"All the world's a stage, And all the men and women merely players; They have their exits and their entrances, And one man in his time plays many parts" (William Shakespeare, "As You Like It")
Erving Goffman's "The Presentation of Self in Everyday Life" takes a dramaturgical ,theatre like, approach to social interactions. The question that interests Goffman in how we manage the impression of ourselves within social interactions. He holds that in fact, in social interactions, we always "perform" ourselves. Our theatrical performance of who we are is never a solo act since it depends on the setting ("stage"), audience and the cooperation of other players. For Goffman, this turns any social interaction into a sort of negotiation on the meaning of the situation and the roles of people in it. This means that if I want to be something I need other people to relate to me as that something.
Like in theatre, it is not about what's real but rather about what is perceived as real. In "The Presentation of Self in Everyday Life" Goffman demonstrates how we use different narratological and symbolic mechanism to shape the manner in which we are perceived and perceive others. For Goffman we do not only negotiate our "characters" but also cooperate in constructing them and setting the stage for them.
Erving Goffman's main point of interest in "The Presentation of Self in Everyday Life" is the nature of social interaction. When we meet a person we always attempt to draw information about him such as social, economic and marital status, an assessment of his nature an traits, his abilities and so forth. The information we derive allows us to befit our conduct and expectation to that person.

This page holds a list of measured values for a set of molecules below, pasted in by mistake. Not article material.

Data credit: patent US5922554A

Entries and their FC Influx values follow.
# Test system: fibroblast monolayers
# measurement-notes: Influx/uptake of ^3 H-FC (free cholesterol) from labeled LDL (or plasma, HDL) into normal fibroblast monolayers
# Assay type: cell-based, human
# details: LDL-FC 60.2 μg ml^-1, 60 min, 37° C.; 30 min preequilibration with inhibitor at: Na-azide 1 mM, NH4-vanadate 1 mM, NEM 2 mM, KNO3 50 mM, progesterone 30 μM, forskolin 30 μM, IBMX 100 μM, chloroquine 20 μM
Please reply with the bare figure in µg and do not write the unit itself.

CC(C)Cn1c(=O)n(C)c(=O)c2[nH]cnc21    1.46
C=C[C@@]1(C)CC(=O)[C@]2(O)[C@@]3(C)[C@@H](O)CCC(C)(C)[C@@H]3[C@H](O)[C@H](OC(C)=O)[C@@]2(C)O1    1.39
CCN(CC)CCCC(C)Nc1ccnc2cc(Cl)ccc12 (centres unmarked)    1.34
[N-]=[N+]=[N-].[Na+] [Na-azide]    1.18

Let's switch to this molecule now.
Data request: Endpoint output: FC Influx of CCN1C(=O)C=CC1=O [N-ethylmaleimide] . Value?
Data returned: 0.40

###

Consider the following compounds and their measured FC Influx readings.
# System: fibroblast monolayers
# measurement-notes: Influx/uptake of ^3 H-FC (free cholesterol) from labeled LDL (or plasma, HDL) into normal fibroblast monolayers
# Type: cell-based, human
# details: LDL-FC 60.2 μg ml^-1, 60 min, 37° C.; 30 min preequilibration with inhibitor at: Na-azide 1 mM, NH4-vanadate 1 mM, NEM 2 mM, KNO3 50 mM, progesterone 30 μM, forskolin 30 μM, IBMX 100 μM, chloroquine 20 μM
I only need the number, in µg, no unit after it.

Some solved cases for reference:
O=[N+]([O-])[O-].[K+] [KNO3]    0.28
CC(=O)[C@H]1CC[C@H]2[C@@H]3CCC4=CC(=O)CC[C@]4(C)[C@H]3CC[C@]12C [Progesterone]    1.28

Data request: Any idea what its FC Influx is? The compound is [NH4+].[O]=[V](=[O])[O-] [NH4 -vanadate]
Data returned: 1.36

For Goffman, the nature of our social interactions is managing these impressions the same way an actor manages his role on stage. An interesting point Goffman makes is that our social character is always divided in two: the impressions we (actively) make and the impression (passively) creates. One of the ways in which we attempt to present ourselves in everyday life is to have control over the definition of the situation, positioning other people in such positions that they will act in accordance with what we want (think of children playing).
From the other's point of view they perceive both the manner we try to appear (things we say, for example) and our actual appearance (which could include things we unintentionally give away). Bases on these modes of information people will decide if to cooperate with our definition of the situation or not. Goffman argues that this makes any social interaction a state of negotiation. All participants in the interaction create a "Modus Vivendi" of positions and roles which does not always express true agreement but rather the calculation of needs and abilities within the situation. In any case people can accept, deny or modify our performance of ourselves.
Goffman thinks society is organized by the principle that determines that everyone has certain social characteristics and it is his moral right to expect proper evaluation and treatment. This principle mandates another one holding that people have to be what they claim to be. If someone turns out to be something else, we denounce him.